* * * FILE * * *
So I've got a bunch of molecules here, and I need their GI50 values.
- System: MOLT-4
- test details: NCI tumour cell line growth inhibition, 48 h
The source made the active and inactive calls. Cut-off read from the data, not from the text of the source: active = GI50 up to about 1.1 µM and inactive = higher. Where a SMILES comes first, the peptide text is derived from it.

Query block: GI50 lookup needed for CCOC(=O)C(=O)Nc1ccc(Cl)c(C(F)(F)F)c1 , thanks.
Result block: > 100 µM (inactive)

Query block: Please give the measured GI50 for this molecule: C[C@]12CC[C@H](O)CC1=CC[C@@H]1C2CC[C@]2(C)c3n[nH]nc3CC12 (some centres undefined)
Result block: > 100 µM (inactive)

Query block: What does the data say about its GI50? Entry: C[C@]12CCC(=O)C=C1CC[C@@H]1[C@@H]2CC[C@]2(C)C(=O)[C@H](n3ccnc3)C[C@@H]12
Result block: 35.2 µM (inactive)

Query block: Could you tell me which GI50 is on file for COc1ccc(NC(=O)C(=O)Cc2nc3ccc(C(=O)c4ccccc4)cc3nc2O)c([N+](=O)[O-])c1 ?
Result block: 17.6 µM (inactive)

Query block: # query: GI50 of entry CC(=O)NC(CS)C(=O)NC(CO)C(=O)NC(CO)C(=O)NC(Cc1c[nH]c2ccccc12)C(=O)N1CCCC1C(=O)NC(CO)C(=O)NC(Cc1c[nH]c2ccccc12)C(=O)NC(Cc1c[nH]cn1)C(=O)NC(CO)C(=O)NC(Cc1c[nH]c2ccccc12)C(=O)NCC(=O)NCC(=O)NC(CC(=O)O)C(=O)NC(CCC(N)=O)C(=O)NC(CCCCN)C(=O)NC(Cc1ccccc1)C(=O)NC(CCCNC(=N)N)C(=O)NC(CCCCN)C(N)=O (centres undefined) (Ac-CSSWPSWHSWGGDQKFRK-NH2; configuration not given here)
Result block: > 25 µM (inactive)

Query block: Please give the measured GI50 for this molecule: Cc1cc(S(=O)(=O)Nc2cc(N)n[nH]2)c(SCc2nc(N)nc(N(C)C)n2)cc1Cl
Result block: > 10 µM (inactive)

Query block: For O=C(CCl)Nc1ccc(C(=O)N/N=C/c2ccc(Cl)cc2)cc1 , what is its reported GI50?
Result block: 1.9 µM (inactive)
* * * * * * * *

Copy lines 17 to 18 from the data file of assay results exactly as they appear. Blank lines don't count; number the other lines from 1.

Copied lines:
Query block: For O=C(CCl)Nc1ccc(C(=O)N/N=C/c2ccc(Cl)cc2)cc1 , what is its reported GI50?
Result block: 1.9 µM (inactive)